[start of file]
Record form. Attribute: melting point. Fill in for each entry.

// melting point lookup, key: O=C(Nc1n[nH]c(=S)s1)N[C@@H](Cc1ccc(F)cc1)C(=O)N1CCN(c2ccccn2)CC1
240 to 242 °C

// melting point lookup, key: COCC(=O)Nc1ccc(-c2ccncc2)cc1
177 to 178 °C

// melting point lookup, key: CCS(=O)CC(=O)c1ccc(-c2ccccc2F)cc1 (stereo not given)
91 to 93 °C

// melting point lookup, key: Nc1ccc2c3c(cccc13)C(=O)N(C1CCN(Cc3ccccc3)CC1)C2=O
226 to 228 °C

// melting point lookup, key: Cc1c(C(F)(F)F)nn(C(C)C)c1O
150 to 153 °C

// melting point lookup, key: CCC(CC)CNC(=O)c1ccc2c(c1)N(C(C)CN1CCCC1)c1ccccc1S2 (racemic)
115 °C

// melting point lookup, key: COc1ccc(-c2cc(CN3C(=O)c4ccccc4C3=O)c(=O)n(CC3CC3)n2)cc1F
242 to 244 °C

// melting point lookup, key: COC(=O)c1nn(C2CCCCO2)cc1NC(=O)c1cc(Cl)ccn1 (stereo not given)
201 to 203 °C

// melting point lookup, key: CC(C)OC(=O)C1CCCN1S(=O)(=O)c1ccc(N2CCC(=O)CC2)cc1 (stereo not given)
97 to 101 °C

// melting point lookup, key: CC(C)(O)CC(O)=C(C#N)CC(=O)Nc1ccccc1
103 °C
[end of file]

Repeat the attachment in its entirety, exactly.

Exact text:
Record form. Attribute: melting point. Fill in for each entry.

// melting point lookup, key: O=C(Nc1n[nH]c(=S)s1)N[C@@H](Cc1ccc(F)cc1)C(=O)N1CCN(c2ccccn2)CC1
240 to 242 °C

// melting point lookup, key: COCC(=O)Nc1ccc(-c2ccncc2)cc1
177 to 178 °C

// melting point lookup, key: CCS(=O)CC(=O)c1ccc(-c2ccccc2F)cc1 (stereo not given)
91 to 93 °C

// melting point lookup, key: Nc1ccc2c3c(cccc13)C(=O)N(C1CCN(Cc3ccccc3)CC1)C2=O
226 to 228 °C

// melting point lookup, key: Cc1c(C(F)(F)F)nn(C(C)C)c1O
150 to 153 °C

// melting point lookup, key: CCC(CC)CNC(=O)c1ccc2c(c1)N(C(C)CN1CCCC1)c1ccccc1S2 (racemic)
115 °C

// melting point lookup, key: COc1ccc(-c2cc(CN3C(=O)c4ccccc4C3=O)c(=O)n(CC3CC3)n2)cc1F
242 to 244 °C

// melting point lookup, key: COC(=O)c1nn(C2CCCCO2)cc1NC(=O)c1cc(Cl)ccn1 (stereo not given)
201 to 203 °C

// melting point lookup, key: CC(C)OC(=O)C1CCCN1S(=O)(=O)c1ccc(N2CCC(=O)CC2)cc1 (stereo not given)
97 to 101 °C

// melting point lookup, key: CC(C)(O)CC(O)=C(C#N)CC(=O)Nc1ccccc1
103 °C